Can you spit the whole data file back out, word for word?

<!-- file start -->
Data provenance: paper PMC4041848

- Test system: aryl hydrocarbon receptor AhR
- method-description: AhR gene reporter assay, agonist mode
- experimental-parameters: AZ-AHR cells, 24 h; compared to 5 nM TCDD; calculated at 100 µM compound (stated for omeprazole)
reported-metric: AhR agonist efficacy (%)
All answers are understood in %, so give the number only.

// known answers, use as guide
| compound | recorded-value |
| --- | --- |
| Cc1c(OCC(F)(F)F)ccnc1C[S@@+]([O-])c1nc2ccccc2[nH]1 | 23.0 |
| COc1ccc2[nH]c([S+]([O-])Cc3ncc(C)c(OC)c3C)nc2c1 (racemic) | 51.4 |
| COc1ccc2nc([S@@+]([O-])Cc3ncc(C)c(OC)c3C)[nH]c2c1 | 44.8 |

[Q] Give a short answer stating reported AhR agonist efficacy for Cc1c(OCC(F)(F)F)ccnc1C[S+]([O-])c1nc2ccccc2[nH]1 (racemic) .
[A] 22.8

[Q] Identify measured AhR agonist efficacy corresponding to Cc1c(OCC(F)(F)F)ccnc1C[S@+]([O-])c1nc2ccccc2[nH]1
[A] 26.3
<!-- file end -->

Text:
Data provenance: paper PMC4041848

- Test system: aryl hydrocarbon receptor AhR
- method-description: AhR gene reporter assay, agonist mode
- experimental-parameters: AZ-AHR cells, 24 h; compared to 5 nM TCDD; calculated at 100 µM compound (stated for omeprazole)
reported-metric: AhR agonist efficacy (%)
All answers are understood in %, so give the number only.

// known answers, use as guide
| compound | recorded-value |
| --- | --- |
| Cc1c(OCC(F)(F)F)ccnc1C[S@@+]([O-])c1nc2ccccc2[nH]1 | 23.0 |
| COc1ccc2[nH]c([S+]([O-])Cc3ncc(C)c(OC)c3C)nc2c1 (racemic) | 51.4 |
| COc1ccc2nc([S@@+]([O-])Cc3ncc(C)c(OC)c3C)[nH]c2c1 | 44.8 |

[Q] Give a short answer stating reported AhR agonist efficacy for Cc1c(OCC(F)(F)F)ccnc1C[S+]([O-])c1nc2ccccc2[nH]1 (racemic) .
[A] 22.8

[Q] Identify measured AhR agonist efficacy corresponding to Cc1c(OCC(F)(F)F)ccnc1C[S@+]([O-])c1nc2ccccc2[nH]1
[A] 26.3